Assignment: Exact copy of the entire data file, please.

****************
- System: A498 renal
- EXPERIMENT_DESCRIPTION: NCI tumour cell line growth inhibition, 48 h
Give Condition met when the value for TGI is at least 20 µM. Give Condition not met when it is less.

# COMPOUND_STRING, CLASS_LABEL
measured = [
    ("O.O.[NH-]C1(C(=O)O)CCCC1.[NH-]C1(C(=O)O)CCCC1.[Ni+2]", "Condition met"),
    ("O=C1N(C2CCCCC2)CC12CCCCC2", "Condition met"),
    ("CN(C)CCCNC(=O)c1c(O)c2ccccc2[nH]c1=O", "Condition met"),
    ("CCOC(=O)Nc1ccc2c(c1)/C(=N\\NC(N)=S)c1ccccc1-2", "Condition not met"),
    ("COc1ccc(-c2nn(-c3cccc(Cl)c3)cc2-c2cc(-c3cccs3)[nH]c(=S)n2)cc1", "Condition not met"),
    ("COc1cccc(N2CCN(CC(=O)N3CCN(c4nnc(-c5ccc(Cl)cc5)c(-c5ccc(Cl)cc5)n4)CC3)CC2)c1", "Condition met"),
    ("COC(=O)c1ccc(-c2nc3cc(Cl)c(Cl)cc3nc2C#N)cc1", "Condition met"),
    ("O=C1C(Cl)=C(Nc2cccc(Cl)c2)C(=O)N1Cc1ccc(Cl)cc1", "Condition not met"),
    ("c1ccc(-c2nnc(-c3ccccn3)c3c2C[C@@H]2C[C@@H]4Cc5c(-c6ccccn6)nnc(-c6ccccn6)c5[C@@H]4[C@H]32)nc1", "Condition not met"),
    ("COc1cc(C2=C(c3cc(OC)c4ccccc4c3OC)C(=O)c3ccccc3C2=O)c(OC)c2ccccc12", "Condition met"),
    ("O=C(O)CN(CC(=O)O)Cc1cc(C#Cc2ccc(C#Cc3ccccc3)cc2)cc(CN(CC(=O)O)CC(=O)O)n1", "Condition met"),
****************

- System: A498 renal
- EXPERIMENT_DESCRIPTION: NCI tumour cell line growth inhibition, 48 h
Give Condition met when the value for TGI is at least 20 µM. Give Condition not met when it is less.

# COMPOUND_STRING, CLASS_LABEL
measured = [
    ("O.O.[NH-]C1(C(=O)O)CCCC1.[NH-]C1(C(=O)O)CCCC1.[Ni+2]", "Condition met"),
    ("O=C1N(C2CCCCC2)CC12CCCCC2", "Condition met"),
    ("CN(C)CCCNC(=O)c1c(O)c2ccccc2[nH]c1=O", "Condition met"),
    ("CCOC(=O)Nc1ccc2c(c1)/C(=N\\NC(N)=S)c1ccccc1-2", "Condition not met"),
    ("COc1ccc(-c2nn(-c3cccc(Cl)c3)cc2-c2cc(-c3cccs3)[nH]c(=S)n2)cc1", "Condition not met"),
    ("COc1cccc(N2CCN(CC(=O)N3CCN(c4nnc(-c5ccc(Cl)cc5)c(-c5ccc(Cl)cc5)n4)CC3)CC2)c1", "Condition met"),
    ("COC(=O)c1ccc(-c2nc3cc(Cl)c(Cl)cc3nc2C#N)cc1", "Condition met"),
    ("O=C1C(Cl)=C(Nc2cccc(Cl)c2)C(=O)N1Cc1ccc(Cl)cc1", "Condition not met"),
    ("c1ccc(-c2nnc(-c3ccccn3)c3c2C[C@@H]2C[C@@H]4Cc5c(-c6ccccn6)nnc(-c6ccccn6)c5[C@@H]4[C@H]32)nc1", "Condition not met"),
    ("COc1cc(C2=C(c3cc(OC)c4ccccc4c3OC)C(=O)c3ccccc3C2=O)c(OC)c2ccccc12", "Condition met"),
    ("O=C(O)CN(CC(=O)O)Cc1cc(C#Cc2ccc(C#Cc3ccccc3)cc2)cc(CN(CC(=O)O)CC(=O)O)n1", "Condition met"),